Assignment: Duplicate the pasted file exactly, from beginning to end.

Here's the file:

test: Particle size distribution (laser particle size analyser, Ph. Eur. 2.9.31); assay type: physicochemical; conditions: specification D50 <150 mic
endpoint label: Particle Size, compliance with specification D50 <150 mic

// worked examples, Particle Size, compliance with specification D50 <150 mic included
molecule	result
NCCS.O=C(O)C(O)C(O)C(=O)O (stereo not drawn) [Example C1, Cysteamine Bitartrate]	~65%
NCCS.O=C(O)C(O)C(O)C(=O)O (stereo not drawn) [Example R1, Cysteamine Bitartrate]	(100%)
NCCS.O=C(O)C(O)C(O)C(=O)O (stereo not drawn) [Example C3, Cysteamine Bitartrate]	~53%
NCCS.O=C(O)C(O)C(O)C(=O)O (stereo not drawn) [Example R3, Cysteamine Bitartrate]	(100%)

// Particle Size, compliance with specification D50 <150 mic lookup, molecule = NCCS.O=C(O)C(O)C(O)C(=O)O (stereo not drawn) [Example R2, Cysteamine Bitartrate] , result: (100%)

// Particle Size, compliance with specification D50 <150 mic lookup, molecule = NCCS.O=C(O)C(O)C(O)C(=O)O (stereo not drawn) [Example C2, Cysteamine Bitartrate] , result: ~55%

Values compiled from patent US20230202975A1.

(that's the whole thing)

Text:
test: Particle size distribution (laser particle size analyser, Ph. Eur. 2.9.31); assay type: physicochemical; conditions: specification D50 <150 mic
endpoint label: Particle Size, compliance with specification D50 <150 mic

// worked examples, Particle Size, compliance with specification D50 <150 mic included
molecule	result
NCCS.O=C(O)C(O)C(O)C(=O)O (stereo not drawn) [Example C1, Cysteamine Bitartrate]	~65%
NCCS.O=C(O)C(O)C(O)C(=O)O (stereo not drawn) [Example R1, Cysteamine Bitartrate]	(100%)
NCCS.O=C(O)C(O)C(O)C(=O)O (stereo not drawn) [Example C3, Cysteamine Bitartrate]	~53%
NCCS.O=C(O)C(O)C(O)C(=O)O (stereo not drawn) [Example R3, Cysteamine Bitartrate]	(100%)

// Particle Size, compliance with specification D50 <150 mic lookup, molecule = NCCS.O=C(O)C(O)C(O)C(=O)O (stereo not drawn) [Example R2, Cysteamine Bitartrate] , result: (100%)

// Particle Size, compliance with specification D50 <150 mic lookup, molecule = NCCS.O=C(O)C(O)C(O)C(=O)O (stereo not drawn) [Example C2, Cysteamine Bitartrate] , result: ~55%

Values compiled from patent US20230202975A1.